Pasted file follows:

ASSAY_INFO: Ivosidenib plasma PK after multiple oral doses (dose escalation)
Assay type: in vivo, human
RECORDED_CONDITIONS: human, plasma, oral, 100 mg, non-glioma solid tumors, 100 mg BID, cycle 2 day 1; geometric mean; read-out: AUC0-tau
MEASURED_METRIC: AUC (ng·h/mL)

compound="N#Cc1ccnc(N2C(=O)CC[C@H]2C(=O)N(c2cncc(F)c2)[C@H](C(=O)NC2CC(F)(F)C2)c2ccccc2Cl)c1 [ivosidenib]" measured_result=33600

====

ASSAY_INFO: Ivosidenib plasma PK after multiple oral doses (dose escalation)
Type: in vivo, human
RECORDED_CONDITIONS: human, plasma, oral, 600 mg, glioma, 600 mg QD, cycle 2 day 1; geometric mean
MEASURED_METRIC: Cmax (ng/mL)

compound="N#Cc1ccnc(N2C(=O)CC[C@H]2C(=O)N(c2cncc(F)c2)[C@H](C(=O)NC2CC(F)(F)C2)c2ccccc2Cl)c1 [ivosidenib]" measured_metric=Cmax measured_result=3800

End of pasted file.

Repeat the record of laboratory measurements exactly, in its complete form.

ASSAY_INFO: Ivosidenib plasma PK after multiple oral doses (dose escalation)
Assay type: in vivo, human
RECORDED_CONDITIONS: human, plasma, oral, 100 mg, non-glioma solid tumors, 100 mg BID, cycle 2 day 1; geometric mean; read-out: AUC0-tau
MEASURED_METRIC: AUC (ng·h/mL)

compound="N#Cc1ccnc(N2C(=O)CC[C@H]2C(=O)N(c2cncc(F)c2)[C@H](C(=O)NC2CC(F)(F)C2)c2ccccc2Cl)c1 [ivosidenib]" measured_result=33600

====

ASSAY_INFO: Ivosidenib plasma PK after multiple oral doses (dose escalation)
Type: in vivo, human
RECORDED_CONDITIONS: human, plasma, oral, 600 mg, glioma, 600 mg QD, cycle 2 day 1; geometric mean
MEASURED_METRIC: Cmax (ng/mL)

compound="N#Cc1ccnc(N2C(=O)CC[C@H]2C(=O)N(c2cncc(F)c2)[C@H](C(=O)NC2CC(F)(F)C2)c2ccccc2Cl)c1 [ivosidenib]" measured_metric=Cmax measured_result=3800